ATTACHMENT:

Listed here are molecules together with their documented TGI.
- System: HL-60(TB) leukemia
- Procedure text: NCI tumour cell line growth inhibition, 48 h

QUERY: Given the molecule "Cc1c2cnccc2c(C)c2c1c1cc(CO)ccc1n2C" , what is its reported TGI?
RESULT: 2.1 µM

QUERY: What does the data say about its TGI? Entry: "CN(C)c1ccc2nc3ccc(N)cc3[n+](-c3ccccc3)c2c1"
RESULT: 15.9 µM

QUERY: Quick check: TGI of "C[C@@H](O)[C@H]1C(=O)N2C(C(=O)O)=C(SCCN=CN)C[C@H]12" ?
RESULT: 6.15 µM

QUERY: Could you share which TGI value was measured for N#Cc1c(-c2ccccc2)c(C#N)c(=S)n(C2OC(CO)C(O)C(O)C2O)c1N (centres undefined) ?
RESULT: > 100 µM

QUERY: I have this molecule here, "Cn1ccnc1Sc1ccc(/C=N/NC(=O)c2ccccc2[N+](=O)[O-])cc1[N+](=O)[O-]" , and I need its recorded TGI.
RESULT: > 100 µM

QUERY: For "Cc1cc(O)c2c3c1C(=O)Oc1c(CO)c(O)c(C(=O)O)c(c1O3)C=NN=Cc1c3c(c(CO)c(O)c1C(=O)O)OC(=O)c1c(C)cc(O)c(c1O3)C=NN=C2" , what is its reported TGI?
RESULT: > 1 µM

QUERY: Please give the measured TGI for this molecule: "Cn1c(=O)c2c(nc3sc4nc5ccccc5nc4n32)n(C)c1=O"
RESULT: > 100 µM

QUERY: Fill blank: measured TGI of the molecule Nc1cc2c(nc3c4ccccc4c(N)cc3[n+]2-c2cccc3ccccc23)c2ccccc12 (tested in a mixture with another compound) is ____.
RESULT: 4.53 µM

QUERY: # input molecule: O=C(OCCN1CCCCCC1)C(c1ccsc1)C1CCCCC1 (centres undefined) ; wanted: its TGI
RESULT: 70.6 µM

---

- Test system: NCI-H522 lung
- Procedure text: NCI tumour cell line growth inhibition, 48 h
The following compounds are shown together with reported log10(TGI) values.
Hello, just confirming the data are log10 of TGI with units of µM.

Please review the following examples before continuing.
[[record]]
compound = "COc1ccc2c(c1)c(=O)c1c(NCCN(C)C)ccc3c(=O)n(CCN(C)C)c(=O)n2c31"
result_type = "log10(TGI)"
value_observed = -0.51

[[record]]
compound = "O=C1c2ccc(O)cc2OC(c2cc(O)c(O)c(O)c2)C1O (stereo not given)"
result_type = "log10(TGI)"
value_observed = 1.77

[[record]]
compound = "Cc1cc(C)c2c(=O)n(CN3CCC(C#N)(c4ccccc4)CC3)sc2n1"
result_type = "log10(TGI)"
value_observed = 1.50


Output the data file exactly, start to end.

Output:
Listed here are molecules together with their documented TGI.
- System: HL-60(TB) leukemia
- Procedure text: NCI tumour cell line growth inhibition, 48 h

QUERY: Given the molecule "Cc1c2cnccc2c(C)c2c1c1cc(CO)ccc1n2C" , what is its reported TGI?
RESULT: 2.1 µM

QUERY: What does the data say about its TGI? Entry: "CN(C)c1ccc2nc3ccc(N)cc3[n+](-c3ccccc3)c2c1"
RESULT: 15.9 µM

QUERY: Quick check: TGI of "C[C@@H](O)[C@H]1C(=O)N2C(C(=O)O)=C(SCCN=CN)C[C@H]12" ?
RESULT: 6.15 µM

QUERY: Could you share which TGI value was measured for N#Cc1c(-c2ccccc2)c(C#N)c(=S)n(C2OC(CO)C(O)C(O)C2O)c1N (centres undefined) ?
RESULT: > 100 µM

QUERY: I have this molecule here, "Cn1ccnc1Sc1ccc(/C=N/NC(=O)c2ccccc2[N+](=O)[O-])cc1[N+](=O)[O-]" , and I need its recorded TGI.
RESULT: > 100 µM

QUERY: For "Cc1cc(O)c2c3c1C(=O)Oc1c(CO)c(O)c(C(=O)O)c(c1O3)C=NN=Cc1c3c(c(CO)c(O)c1C(=O)O)OC(=O)c1c(C)cc(O)c(c1O3)C=NN=C2" , what is its reported TGI?
RESULT: > 1 µM

QUERY: Please give the measured TGI for this molecule: "Cn1c(=O)c2c(nc3sc4nc5ccccc5nc4n32)n(C)c1=O"
RESULT: > 100 µM

QUERY: Fill blank: measured TGI of the molecule Nc1cc2c(nc3c4ccccc4c(N)cc3[n+]2-c2cccc3ccccc23)c2ccccc12 (tested in a mixture with another compound) is ____.
RESULT: 4.53 µM

QUERY: # input molecule: O=C(OCCN1CCCCCC1)C(c1ccsc1)C1CCCCC1 (centres undefined) ; wanted: its TGI
RESULT: 70.6 µM

---

- Test system: NCI-H522 lung
- Procedure text: NCI tumour cell line growth inhibition, 48 h
The following compounds are shown together with reported log10(TGI) values.
Hello, just confirming the data are log10 of TGI with units of µM.

Please review the following examples before continuing.
[[record]]
compound = "COc1ccc2c(c1)c(=O)c1c(NCCN(C)C)ccc3c(=O)n(CCN(C)C)c(=O)n2c31"
result_type = "log10(TGI)"
value_observed = -0.51

[[record]]
compound = "O=C1c2ccc(O)cc2OC(c2cc(O)c(O)c(O)c2)C1O (stereo not given)"
result_type = "log10(TGI)"
value_observed = 1.77

[[record]]
compound = "Cc1cc(C)c2c(=O)n(CN3CCC(C#N)(c4ccccc4)CC3)sc2n1"
result_type = "log10(TGI)"
value_observed = 1.50